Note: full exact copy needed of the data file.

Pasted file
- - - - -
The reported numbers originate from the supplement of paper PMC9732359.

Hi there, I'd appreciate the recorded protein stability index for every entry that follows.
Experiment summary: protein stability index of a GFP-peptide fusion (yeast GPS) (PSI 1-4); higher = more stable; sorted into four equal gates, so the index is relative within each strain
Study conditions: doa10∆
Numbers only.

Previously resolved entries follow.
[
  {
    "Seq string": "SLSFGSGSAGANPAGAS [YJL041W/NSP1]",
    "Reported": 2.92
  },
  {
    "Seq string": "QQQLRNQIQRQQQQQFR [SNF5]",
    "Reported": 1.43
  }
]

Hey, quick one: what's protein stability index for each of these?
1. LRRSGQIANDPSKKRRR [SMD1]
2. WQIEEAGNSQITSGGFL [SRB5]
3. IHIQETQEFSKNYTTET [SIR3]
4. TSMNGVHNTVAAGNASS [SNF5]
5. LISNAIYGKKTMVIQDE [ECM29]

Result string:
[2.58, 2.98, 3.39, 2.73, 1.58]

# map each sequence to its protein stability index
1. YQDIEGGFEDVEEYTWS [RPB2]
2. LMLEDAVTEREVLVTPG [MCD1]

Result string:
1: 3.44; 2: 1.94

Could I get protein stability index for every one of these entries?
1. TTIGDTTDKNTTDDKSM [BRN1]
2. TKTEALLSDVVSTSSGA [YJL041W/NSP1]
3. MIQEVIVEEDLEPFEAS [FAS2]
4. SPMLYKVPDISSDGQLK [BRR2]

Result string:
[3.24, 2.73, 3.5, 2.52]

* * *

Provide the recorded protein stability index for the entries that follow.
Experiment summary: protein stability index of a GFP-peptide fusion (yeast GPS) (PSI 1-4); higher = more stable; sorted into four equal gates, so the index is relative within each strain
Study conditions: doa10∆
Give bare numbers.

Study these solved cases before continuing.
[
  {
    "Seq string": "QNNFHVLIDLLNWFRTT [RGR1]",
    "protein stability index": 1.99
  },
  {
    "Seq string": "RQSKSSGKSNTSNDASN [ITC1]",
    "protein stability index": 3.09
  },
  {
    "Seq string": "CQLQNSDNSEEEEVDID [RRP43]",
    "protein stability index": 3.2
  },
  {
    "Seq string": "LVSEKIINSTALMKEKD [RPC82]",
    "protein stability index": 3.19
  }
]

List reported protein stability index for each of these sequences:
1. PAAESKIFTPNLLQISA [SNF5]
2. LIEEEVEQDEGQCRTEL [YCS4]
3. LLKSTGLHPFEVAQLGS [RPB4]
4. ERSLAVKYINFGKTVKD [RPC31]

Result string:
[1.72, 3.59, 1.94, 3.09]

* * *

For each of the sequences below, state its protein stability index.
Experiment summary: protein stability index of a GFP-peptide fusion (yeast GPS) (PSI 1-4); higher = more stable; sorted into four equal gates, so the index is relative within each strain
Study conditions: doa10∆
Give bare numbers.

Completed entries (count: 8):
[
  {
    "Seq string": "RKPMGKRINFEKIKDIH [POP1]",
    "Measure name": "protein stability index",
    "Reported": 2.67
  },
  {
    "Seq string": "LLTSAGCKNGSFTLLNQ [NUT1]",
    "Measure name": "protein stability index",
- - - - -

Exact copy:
The reported numbers originate from the supplement of paper PMC9732359.

Hi there, I'd appreciate the recorded protein stability index for every entry that follows.
Experiment summary: protein stability index of a GFP-peptide fusion (yeast GPS) (PSI 1-4); higher = more stable; sorted into four equal gates, so the index is relative within each strain
Study conditions: doa10∆
Numbers only.

Previously resolved entries follow.
[
  {
    "Seq string": "SLSFGSGSAGANPAGAS [YJL041W/NSP1]",
    "Reported": 2.92
  },
  {
    "Seq string": "QQQLRNQIQRQQQQQFR [SNF5]",
    "Reported": 1.43
  }
]

Hey, quick one: what's protein stability index for each of these?
1. LRRSGQIANDPSKKRRR [SMD1]
2. WQIEEAGNSQITSGGFL [SRB5]
3. IHIQETQEFSKNYTTET [SIR3]
4. TSMNGVHNTVAAGNASS [SNF5]
5. LISNAIYGKKTMVIQDE [ECM29]

Result string:
[2.58, 2.98, 3.39, 2.73, 1.58]

# map each sequence to its protein stability index
1. YQDIEGGFEDVEEYTWS [RPB2]
2. LMLEDAVTEREVLVTPG [MCD1]

Result string:
1: 3.44; 2: 1.94

Could I get protein stability index for every one of these entries?
1. TTIGDTTDKNTTDDKSM [BRN1]
2. TKTEALLSDVVSTSSGA [YJL041W/NSP1]
3. MIQEVIVEEDLEPFEAS [FAS2]
4. SPMLYKVPDISSDGQLK [BRR2]

Result string:
[3.24, 2.73, 3.5, 2.52]

* * *

Provide the recorded protein stability index for the entries that follow.
Experiment summary: protein stability index of a GFP-peptide fusion (yeast GPS) (PSI 1-4); higher = more stable; sorted into four equal gates, so the index is relative within each strain
Study conditions: doa10∆
Give bare numbers.

Study these solved cases before continuing.
[
  {
    "Seq string": "QNNFHVLIDLLNWFRTT [RGR1]",
    "protein stability index": 1.99
  },
  {
    "Seq string": "RQSKSSGKSNTSNDASN [ITC1]",
    "protein stability index": 3.09
  },
  {
    "Seq string": "CQLQNSDNSEEEEVDID [RRP43]",
    "protein stability index": 3.2
  },
  {
    "Seq string": "LVSEKIINSTALMKEKD [RPC82]",
    "protein stability index": 3.19
  }
]

List reported protein stability index for each of these sequences:
1. PAAESKIFTPNLLQISA [SNF5]
2. LIEEEVEQDEGQCRTEL [YCS4]
3. LLKSTGLHPFEVAQLGS [RPB4]
4. ERSLAVKYINFGKTVKD [RPC31]

Result string:
[1.72, 3.59, 1.94, 3.09]

* * *

For each of the sequences below, state its protein stability index.
Experiment summary: protein stability index of a GFP-peptide fusion (yeast GPS) (PSI 1-4); higher = more stable; sorted into four equal gates, so the index is relative within each strain
Study conditions: doa10∆
Give bare numbers.

Completed entries (count: 8):
[
  {
    "Seq string": "RKPMGKRINFEKIKDIH [POP1]",
    "Measure name": "protein stability index",
    "Reported": 2.67
  },
  {
    "Seq string": "LLTSAGCKNGSFTLLNQ [NUT1]",
    "Measure name": "protein stability index",